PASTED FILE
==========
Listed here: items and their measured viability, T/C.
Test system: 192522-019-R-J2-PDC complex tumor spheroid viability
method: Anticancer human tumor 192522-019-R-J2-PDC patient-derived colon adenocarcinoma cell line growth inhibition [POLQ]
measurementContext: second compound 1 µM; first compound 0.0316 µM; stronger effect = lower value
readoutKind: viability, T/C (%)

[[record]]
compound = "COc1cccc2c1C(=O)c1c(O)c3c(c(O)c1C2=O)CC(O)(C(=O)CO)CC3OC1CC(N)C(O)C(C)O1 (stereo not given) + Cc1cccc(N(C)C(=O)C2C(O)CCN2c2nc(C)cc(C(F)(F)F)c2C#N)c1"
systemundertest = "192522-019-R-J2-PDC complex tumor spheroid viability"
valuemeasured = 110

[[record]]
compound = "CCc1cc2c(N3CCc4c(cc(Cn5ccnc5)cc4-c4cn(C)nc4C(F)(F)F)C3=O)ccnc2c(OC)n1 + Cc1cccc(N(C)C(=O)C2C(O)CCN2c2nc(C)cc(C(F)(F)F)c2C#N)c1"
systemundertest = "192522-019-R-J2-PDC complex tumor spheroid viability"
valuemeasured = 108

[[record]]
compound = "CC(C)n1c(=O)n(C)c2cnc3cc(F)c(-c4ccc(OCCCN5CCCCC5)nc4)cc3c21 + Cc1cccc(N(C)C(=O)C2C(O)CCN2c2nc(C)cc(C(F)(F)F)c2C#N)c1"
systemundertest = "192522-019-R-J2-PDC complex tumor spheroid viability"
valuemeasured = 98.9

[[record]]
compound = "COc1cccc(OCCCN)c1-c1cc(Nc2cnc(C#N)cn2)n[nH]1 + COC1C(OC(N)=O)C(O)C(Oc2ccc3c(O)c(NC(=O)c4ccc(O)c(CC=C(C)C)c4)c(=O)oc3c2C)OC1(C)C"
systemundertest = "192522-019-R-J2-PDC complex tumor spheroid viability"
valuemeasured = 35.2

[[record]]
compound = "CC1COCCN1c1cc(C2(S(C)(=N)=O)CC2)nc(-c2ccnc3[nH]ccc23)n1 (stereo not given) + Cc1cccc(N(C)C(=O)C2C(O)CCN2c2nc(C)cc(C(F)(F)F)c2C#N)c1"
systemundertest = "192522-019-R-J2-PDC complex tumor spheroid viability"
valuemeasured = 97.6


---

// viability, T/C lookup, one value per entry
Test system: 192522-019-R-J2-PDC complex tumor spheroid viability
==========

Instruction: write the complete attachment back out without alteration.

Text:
Listed here: items and their measured viability, T/C.
Test system: 192522-019-R-J2-PDC complex tumor spheroid viability
method: Anticancer human tumor 192522-019-R-J2-PDC patient-derived colon adenocarcinoma cell line growth inhibition [POLQ]
measurementContext: second compound 1 µM; first compound 0.0316 µM; stronger effect = lower value
readoutKind: viability, T/C (%)

[[record]]
compound = "COc1cccc2c1C(=O)c1c(O)c3c(c(O)c1C2=O)CC(O)(C(=O)CO)CC3OC1CC(N)C(O)C(C)O1 (stereo not given) + Cc1cccc(N(C)C(=O)C2C(O)CCN2c2nc(C)cc(C(F)(F)F)c2C#N)c1"
systemundertest = "192522-019-R-J2-PDC complex tumor spheroid viability"
valuemeasured = 110

[[record]]
compound = "CCc1cc2c(N3CCc4c(cc(Cn5ccnc5)cc4-c4cn(C)nc4C(F)(F)F)C3=O)ccnc2c(OC)n1 + Cc1cccc(N(C)C(=O)C2C(O)CCN2c2nc(C)cc(C(F)(F)F)c2C#N)c1"
systemundertest = "192522-019-R-J2-PDC complex tumor spheroid viability"
valuemeasured = 108

[[record]]
compound = "CC(C)n1c(=O)n(C)c2cnc3cc(F)c(-c4ccc(OCCCN5CCCCC5)nc4)cc3c21 + Cc1cccc(N(C)C(=O)C2C(O)CCN2c2nc(C)cc(C(F)(F)F)c2C#N)c1"
systemundertest = "192522-019-R-J2-PDC complex tumor spheroid viability"
valuemeasured = 98.9

[[record]]
compound = "COc1cccc(OCCCN)c1-c1cc(Nc2cnc(C#N)cn2)n[nH]1 + COC1C(OC(N)=O)C(O)C(Oc2ccc3c(O)c(NC(=O)c4ccc(O)c(CC=C(C)C)c4)c(=O)oc3c2C)OC1(C)C"
systemundertest = "192522-019-R-J2-PDC complex tumor spheroid viability"
valuemeasured = 35.2

[[record]]
compound = "CC1COCCN1c1cc(C2(S(C)(=N)=O)CC2)nc(-c2ccnc3[nH]ccc23)n1 (stereo not given) + Cc1cccc(N(C)C(=O)C2C(O)CCN2c2nc(C)cc(C(F)(F)F)c2C#N)c1"
systemundertest = "192522-019-R-J2-PDC complex tumor spheroid viability"
valuemeasured = 97.6


---

// viability, T/C lookup, one value per entry
Test system: 192522-019-R-J2-PDC complex tumor spheroid viability